Earlier today we wrote of the importance of the Millennium Bulk Terminals project to energy security in Japan, a demonstration of the projects positive global reach. Now, we read in the Seattle Times that the state Department of Ecology has denied MBT a critical permit.
The Washington State Department of Ecology has denied a key permit for the Millennium Bulk Terminals in Longview, a decision that if it withstands appeal would kill the last remaining proposal in the state to export Western coal to Asia.
The department denied the permit due to the harm it would cause nine environmental areas, including rail safety, air pollution, noise pollution and tribal resources. “There are simply too many unavoidable and negative environmental impacts for the project to move forward,” said Ecology Director Maia Bellon, in a statement released Tuesday…
The department’s decision denies Millennium a state water-quality permit needed to fill 24 acres of wetlands and dredge 41.5 acres of the Columbia’s riverbed, according to the department statement.
Project supporters were quick to respond. The Keep Washington Competitive coalition gathered comments from business, trade and labor leaders. Among them,
“This is not how you attract business to a state, let alone one that thrives on trade,” said John Stuhlmiller, CEO of the Washington Farm Bureau. “We have a regulatory process in place for a reason, and when the state not only changes the rules mid-stream, but completely abandons the process, that’s evidence the process was flawed from the outset, and that is a very troubling precedent for any future investors looking to do business in Washington state.”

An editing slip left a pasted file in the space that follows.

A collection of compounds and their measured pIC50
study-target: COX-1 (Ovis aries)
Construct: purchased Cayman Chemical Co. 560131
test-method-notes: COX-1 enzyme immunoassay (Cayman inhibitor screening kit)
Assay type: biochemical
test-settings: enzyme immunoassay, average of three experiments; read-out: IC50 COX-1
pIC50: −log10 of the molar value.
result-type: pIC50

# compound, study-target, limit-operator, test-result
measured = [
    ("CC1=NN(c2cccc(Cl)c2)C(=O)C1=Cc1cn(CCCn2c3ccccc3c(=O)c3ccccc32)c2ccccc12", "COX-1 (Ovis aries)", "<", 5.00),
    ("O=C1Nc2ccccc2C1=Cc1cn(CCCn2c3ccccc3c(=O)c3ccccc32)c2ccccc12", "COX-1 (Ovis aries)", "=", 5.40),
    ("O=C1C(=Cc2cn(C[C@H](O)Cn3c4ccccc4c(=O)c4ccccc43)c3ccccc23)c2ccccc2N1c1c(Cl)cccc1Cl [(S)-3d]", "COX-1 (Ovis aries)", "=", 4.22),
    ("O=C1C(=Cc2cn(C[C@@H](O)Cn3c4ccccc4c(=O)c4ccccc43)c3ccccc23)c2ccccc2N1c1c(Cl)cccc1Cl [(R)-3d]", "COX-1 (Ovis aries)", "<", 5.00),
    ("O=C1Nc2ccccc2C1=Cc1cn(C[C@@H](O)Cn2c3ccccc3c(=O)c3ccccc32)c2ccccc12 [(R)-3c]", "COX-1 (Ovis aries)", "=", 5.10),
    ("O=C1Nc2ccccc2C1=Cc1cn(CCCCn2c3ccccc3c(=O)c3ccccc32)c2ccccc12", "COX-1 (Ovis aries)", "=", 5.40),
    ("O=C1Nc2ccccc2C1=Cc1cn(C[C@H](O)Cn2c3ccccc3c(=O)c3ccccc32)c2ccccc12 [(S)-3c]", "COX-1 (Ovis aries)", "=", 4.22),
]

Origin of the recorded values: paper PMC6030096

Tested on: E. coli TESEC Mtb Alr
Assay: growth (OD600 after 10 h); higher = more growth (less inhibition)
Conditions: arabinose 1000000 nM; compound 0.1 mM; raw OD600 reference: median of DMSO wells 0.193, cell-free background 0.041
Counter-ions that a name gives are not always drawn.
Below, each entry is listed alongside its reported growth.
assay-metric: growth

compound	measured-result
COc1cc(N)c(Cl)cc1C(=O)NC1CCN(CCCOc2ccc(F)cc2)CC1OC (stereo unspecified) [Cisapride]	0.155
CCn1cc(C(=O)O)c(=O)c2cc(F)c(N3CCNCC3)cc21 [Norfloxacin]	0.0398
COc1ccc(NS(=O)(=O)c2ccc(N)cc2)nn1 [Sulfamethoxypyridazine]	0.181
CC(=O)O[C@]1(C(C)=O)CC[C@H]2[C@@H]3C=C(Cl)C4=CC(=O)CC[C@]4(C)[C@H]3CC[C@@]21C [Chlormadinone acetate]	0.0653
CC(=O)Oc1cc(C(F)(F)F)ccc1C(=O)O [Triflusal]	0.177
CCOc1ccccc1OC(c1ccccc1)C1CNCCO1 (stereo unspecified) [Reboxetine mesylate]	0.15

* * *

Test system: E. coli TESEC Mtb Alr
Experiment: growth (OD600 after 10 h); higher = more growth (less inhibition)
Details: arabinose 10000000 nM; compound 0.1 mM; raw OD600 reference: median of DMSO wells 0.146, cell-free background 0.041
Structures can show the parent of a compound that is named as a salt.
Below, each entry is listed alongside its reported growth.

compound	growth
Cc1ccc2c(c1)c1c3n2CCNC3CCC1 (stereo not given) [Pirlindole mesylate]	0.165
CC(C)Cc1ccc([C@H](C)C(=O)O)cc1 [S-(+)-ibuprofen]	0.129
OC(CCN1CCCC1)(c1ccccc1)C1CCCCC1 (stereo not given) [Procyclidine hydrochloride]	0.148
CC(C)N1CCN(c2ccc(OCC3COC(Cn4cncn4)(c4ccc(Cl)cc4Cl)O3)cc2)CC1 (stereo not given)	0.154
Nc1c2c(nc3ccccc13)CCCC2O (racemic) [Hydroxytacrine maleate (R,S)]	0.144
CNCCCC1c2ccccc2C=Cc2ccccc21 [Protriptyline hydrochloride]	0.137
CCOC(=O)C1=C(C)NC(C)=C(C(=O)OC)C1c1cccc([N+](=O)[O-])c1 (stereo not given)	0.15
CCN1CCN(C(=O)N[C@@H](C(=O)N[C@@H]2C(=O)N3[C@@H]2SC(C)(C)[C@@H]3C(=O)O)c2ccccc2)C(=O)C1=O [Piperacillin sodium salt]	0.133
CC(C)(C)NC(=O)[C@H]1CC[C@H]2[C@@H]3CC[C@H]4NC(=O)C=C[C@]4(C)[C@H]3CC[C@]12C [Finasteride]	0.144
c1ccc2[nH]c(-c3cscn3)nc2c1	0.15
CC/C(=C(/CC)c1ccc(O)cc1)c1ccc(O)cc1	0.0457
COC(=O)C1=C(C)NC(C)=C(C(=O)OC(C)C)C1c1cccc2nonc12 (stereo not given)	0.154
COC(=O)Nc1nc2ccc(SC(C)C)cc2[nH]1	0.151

Lee Newgent, executive secretary of the Washington State Building & Construction Trades Council, said Ecology has acted in bad faith. “There are no guarantees in life, but you would expect the state to live up to its end of the deal in something like this by running a fair and timely process…” said Newgent. “The state, by its actions, has effectively negated any hope of major infrastructure projects in along the Columbia River and other parts of Washington state…”
Also comments from leaders of the Alliance for Northwest Jobs & Exports, including this:
“Today’s announcement by Director Maia Bellon and the Department of Ecology lays bare the real regulatory process in Washington state is political theater engineered to fit a specific narrative while denying thousands of jobs to people most in need in our state,” said Mike Bridges, president, Longview/Kelso Building Trades.
The ANJE press release says,
Millennium Bulk Terminals is planning to appeal the decision by Ecology Director Bellon to the State of Washington’s Environmental and Land Use Hearings Office. While this appeal is underway, other permits necessary for Millennium Bulk Terminal’s approval, including the Shorelines permit continue through their regular public comment process.
The export terminal has faced uncommon – even unprecedented – regulatory hurdles from the outset, as we noted here. And here we wrote that the project, after an arduous journey, had finally received its first permit last July. We called it progress and added,
Clearly, there’s still a long road ahead, but this permit may represent a turnaround.
That long road just got a little longer. But the journey is far from finished.